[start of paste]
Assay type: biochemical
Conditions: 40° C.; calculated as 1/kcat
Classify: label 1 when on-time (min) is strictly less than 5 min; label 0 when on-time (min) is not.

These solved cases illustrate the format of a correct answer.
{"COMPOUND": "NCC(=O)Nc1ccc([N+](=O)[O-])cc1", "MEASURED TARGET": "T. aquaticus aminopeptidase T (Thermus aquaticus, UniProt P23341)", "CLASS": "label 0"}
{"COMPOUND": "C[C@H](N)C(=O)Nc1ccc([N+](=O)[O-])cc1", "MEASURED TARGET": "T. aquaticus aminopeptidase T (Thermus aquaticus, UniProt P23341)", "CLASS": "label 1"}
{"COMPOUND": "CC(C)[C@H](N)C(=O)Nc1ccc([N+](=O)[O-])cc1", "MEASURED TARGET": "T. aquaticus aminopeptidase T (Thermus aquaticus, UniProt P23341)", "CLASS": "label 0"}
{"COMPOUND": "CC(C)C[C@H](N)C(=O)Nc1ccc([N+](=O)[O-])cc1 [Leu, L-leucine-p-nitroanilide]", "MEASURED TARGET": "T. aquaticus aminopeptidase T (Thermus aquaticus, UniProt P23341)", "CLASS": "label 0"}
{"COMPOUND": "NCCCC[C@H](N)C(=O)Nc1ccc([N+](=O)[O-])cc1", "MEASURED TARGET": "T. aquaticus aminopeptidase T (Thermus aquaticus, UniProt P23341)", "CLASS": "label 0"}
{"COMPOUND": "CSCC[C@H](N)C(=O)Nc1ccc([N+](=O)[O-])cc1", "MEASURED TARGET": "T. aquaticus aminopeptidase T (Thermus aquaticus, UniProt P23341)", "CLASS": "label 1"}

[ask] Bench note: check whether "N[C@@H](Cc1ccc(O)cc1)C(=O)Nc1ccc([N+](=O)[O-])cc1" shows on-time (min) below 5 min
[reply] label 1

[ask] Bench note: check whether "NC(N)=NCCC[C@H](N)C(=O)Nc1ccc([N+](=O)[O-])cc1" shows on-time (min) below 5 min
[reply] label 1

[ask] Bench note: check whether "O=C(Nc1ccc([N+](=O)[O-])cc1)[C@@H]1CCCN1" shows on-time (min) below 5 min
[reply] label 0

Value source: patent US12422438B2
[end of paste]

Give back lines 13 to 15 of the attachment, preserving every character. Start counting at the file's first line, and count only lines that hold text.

[ask] Bench note: check whether "NC(N)=NCCC[C@H](N)C(=O)Nc1ccc([N+](=O)[O-])cc1" shows on-time (min) below 5 min
[reply] label 1

[ask] Bench note: check whether "O=C(Nc1ccc([N+](=O)[O-])cc1)[C@@H]1CCCN1" shows on-time (min) below 5 min